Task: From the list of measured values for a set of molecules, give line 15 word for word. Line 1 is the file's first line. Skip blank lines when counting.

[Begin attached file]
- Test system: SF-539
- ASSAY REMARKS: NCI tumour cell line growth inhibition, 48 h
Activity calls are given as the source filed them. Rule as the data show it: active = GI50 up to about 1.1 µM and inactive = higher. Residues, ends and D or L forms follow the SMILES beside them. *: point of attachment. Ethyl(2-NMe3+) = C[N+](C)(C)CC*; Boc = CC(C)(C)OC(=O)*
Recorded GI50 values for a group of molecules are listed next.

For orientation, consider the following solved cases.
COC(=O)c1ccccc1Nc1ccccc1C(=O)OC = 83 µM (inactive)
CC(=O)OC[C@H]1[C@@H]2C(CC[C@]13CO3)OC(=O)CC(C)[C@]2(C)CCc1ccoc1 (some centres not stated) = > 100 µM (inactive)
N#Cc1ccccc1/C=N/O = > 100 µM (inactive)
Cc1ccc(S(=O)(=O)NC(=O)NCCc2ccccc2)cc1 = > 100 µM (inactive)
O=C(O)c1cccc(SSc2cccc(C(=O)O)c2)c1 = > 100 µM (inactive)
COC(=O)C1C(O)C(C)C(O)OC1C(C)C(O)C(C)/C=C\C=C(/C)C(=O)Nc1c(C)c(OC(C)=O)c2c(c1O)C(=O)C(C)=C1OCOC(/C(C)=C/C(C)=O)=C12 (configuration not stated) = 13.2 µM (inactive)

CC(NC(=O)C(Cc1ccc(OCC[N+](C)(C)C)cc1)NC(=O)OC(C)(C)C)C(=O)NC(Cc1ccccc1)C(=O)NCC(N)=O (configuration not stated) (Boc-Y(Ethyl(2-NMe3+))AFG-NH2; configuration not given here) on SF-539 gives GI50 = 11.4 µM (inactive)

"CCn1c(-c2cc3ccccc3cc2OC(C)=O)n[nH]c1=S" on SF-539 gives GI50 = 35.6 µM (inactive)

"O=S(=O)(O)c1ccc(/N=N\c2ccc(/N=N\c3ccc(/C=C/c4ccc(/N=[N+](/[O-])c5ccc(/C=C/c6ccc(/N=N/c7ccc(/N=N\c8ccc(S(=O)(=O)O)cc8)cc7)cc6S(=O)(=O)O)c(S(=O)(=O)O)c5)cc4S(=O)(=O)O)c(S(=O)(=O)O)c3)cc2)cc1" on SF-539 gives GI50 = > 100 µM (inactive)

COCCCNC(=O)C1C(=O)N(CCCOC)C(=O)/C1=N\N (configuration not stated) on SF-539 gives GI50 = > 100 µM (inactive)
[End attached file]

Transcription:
COCCCNC(=O)C1C(=O)N(CCCOC)C(=O)/C1=N\N (configuration not stated) on SF-539 gives GI50 = > 100 µM (inactive)